You want to build credit but how are you supposed to show a history of responsible repayment if no one will give you credit in the first place? With no credit history, it’s hard to get a loan, a credit card or even an apartment. Stacey Jones with Navigator Credit Union has details on how you can build credit.
Credit builder loans
A credit builder loan is exactly what it sounds like – its sole purpose is to help people build credit. With Navigator’s Credit Builder Loan, you make regular monthly payments, Navigator reports your positive payment history to all three major credit bureaus – and you even earn interest on the money you’re saving while you establish credit. With Navigator’s Credit Builder Loan, the funds are deposited into an account with monthly payments and placed on hold until the loan amount is paid in full. It’s a terrific option for establishing credit without an upfront cash deposit.
Secured credit cards
If you’re building your credit score from scratch, you could start with a secured credit card. A secured card is backed by a cash deposit you make upfront; the deposit amount is usually the same as your credit limit.
You use the card like any other credit card: buy things, make a payment on or before the due date, incur interest if you don’t pay your balance in full. Your cash deposit is used as collateral if you fail to make payments. You’ll receive the deposit back when you close the account.
Secured credit cards aren’t meant to be used forever. The purpose of a secured card is to build your credit enough to qualify for an unsecured card – a card without a deposit and with better benefits. Choose a secured card with a low annual fee and make sure it reports to all three credit bureaus; Equifax, Experian and TransUnion.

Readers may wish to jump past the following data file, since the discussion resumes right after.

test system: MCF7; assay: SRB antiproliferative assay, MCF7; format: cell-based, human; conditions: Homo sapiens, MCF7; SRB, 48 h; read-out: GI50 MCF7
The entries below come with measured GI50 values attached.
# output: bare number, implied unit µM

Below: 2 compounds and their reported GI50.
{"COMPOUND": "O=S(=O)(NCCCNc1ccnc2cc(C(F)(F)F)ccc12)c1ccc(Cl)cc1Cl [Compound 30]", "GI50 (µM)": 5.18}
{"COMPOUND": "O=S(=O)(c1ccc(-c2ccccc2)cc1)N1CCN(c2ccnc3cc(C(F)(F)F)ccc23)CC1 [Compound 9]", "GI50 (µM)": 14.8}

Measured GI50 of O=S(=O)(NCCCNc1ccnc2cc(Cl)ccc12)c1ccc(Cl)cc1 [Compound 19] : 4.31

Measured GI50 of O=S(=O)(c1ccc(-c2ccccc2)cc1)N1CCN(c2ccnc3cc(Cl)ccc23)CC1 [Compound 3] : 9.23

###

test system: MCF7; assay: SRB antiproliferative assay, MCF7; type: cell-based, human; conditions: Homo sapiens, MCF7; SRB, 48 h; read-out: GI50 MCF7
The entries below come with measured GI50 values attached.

Retail charge cards
Many gas stations, department stores and other retail chains offer their own branded credit cards. They tend to be easier to qualify for and usually have lower credit limits. For those reasons, they can often help establish or build up a thin credit limit.
Get a co-signer
It’s also possible to get a loan or an unsecured credit card using a co-signer. But be sure you and the co-signer understand the co-signer is on the hook for the full amount owed if you don’t pay.
Become an authorized user on someone else’s credit card
A family member or significant other may be willing to add you as an authorized user on his or her card. As an authorized user, you’ll enjoy access to a credit card and you’ll build a credit history, but you aren’t legally obligated to pay for your charges.
Ask the primary cardholder to find out whether the card issuer reports authorized user activity to the credit bureaus. That activity generally is reported, but you’ll want to make sure – otherwise your credit-building efforts may be wasted.
You should come to an agreement on how you’ll use the card before you’re added as an authorized user. If the primary cardholder expects you to pay your share, make sure you do so even though you aren’t legally obligated.
About Navigator Credit Union
Navigator has served communities on the Coast for 80 years. In 1939, the credit union began offering savings accounts and loans to local shipyard workers who, until then, had not had access to financial services. Today, Navigator is a full-service financial institution offering free interest-bearing checking accounts, high-yield savings plans, unlimited rewards credit cards, mortgage services, competitive vehicle loans, retirement planning and more. Visit navigatorcu.org for additional information.
For more information, call (800) 344-3281.